Police officers need to be as impartial as possible and not where symbols of political identity on their uniforms or waste scarce resources on marking equipment to show the forces political ideology. Competence defined by measurable means needs to become the only selection and retention criteria for selection.

Police officers need to be redeployed to deal with street and organised crime and away from so called hate crimes. Where it appears that a genuine case exists we need to use other legislation such as that regarding ‘assault’ and ‘battery’.

‘Non crime hate crime’ records need to be destroyed and police directed not to collect or use the system anymore.

Legal System and Judiciary

The Crown Prosecution Service needs to be reformed and their political ideology changed. At the current time their decisions are frequently biased – recent example is allowing the ‘Nottingham Killer’ to plead man slaughter rather than murder.

Similarly the judicial system needs reform and development. We need to ensure that judges are as impartial as possible and that they focus on ‘justice’ rather than using the law in order to push their political ideology.

Wokeness

Wokery as a political ideology. If we are going to survive as a society we need to work against ‘wokery’ in all its forms. The aim should be to have a society which is colour blind, (on all sides) and based on merit and competency. We need to prevent special interest groups gaining undue influence over government and cultural policy.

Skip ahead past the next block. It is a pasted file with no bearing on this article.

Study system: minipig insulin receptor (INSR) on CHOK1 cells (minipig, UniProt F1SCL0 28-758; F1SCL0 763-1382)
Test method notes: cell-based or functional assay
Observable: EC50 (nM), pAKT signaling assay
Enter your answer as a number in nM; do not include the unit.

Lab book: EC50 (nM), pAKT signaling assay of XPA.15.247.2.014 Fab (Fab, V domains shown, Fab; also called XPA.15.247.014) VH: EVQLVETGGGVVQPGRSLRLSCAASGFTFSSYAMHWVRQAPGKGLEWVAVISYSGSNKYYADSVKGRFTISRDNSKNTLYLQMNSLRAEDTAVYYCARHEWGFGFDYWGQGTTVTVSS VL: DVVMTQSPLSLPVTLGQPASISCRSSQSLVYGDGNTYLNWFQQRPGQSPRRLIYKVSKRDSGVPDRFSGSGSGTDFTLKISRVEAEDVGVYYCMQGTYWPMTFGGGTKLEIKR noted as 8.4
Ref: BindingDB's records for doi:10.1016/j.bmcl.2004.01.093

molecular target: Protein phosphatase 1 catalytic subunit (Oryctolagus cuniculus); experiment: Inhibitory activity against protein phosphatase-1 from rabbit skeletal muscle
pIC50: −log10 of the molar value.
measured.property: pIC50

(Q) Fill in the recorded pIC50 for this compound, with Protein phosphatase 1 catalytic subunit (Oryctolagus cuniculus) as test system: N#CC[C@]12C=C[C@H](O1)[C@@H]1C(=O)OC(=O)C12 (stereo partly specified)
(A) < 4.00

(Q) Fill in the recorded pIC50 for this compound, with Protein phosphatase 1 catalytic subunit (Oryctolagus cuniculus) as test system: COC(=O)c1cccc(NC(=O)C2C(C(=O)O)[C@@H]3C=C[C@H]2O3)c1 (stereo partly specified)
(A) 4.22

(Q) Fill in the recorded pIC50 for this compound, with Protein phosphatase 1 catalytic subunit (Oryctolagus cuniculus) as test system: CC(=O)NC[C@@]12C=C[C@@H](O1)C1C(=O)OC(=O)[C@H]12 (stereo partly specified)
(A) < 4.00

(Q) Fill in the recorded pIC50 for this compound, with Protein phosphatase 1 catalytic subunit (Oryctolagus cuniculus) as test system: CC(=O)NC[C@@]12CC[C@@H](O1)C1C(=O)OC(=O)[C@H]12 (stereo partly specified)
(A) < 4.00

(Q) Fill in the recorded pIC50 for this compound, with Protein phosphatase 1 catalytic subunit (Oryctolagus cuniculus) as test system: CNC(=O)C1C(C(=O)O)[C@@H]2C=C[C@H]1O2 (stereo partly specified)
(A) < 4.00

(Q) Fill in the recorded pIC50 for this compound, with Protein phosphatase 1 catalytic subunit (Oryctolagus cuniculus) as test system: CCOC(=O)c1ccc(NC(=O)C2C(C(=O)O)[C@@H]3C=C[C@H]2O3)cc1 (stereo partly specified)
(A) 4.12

Critical theory and Critical Race theory in particular need to be removed from our education and political system. There should be no special rules or privileges for subgroups. We need ‘anti’ woke training explaining where the ideas cam from and why they do not work and consequently have no validity.

Given the way these ideas have penetrated the educational system and political groups, and the civil service and these ideas have been taught to our children these ideas will be extremely difficult to eradicate. We should ensure that primary and secondary teachers do not teach them and that teaching them is a disciplinary issue. This would start to limit the ideas amongst the pupils.

We need to purge the civil service and require their impartiality. This is already a contractual obligation but it needs to be enforced. All Diversity Equality and Inclusivity personnel need to be dismissed and programmes which teach these ideas stopped.

Map of Bassetlaw

Reform UK Neighbouring Constituencies of Bassetlaw

Doncaster Central
Doncaster East and the Isle of Axholme
Rother Valley

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Towns & Villages in Bassetlaw

Ranskill
Sutton
Welbeck
Worksop East
Worksop North
Worksop North West
Worksop South
Worksop South East
Carlton
Worksop North East
Beckingham
Blyth
East Retford East
East Retford North
East Retford South
East Retford West
Everton
Harworth
Langold
Misterton
Mission Springs
West Stockwith
East Stockwith
Walkerith
Saundby
Gringley on the Hill
Drakeholes
Mission
Carr Hill
Harwell
Scaftworth
Mattersey
Matterdey Thorpe
Scrooby
Bircotes
Styrrup
Oldcotes
Carlton In Lindrick
Lound
Torworth
Sutton Cum Lound
Bolham
Little Gringley
Ordsall
Elkesley
Upper Morton
Ranby
Scofton
Bilby
South Carlton
Gateford
Shireoaks
Netherthorpe
Carburton
Cuckney
Holbeck Woodhouse
Bonbusk

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The content, views and opinions expressed by Gregor Davey who represents Bassetlaw as the Prospective Parliamentary Candidate (PPC) may not reflect or be supported by PaulHopkins.co.uk or Reform UK the political party of 83 Victoria Street, London. SW1H 0H